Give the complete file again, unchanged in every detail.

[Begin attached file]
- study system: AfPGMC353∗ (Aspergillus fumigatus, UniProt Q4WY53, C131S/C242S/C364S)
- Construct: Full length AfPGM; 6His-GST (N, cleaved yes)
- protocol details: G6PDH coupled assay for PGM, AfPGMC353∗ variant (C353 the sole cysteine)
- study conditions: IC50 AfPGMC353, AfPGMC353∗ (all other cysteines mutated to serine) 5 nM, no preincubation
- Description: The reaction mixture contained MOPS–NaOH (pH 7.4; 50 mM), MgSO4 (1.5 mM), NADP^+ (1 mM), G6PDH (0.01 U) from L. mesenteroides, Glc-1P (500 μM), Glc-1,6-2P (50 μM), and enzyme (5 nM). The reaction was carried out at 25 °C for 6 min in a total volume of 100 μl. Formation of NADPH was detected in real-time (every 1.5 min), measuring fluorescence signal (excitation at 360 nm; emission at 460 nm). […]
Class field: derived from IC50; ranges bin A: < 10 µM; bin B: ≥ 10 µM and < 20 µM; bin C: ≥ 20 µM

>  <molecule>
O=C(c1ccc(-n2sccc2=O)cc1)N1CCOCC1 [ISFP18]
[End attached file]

- study system: AfPGMC353∗ (Aspergillus fumigatus, UniProt Q4WY53, C131S/C242S/C364S)
- Construct: Full length AfPGM; 6His-GST (N, cleaved yes)
- protocol details: G6PDH coupled assay for PGM, AfPGMC353∗ variant (C353 the sole cysteine)
- study conditions: IC50 AfPGMC353, AfPGMC353∗ (all other cysteines mutated to serine) 5 nM, no preincubation
- Description: The reaction mixture contained MOPS–NaOH (pH 7.4; 50 mM), MgSO4 (1.5 mM), NADP^+ (1 mM), G6PDH (0.01 U) from L. mesenteroides, Glc-1P (500 μM), Glc-1,6-2P (50 μM), and enzyme (5 nM). The reaction was carried out at 25 °C for 6 min in a total volume of 100 μl. Formation of NADPH was detected in real-time (every 1.5 min), measuring fluorescence signal (excitation at 360 nm; emission at 460 nm). […]
Class field: derived from IC50; ranges bin A: < 10 µM; bin B: ≥ 10 µM and < 20 µM; bin C: ≥ 20 µM

>  <molecule>
O=C(c1ccc(-n2sccc2=O)cc1)N1CCOCC1 [ISFP18]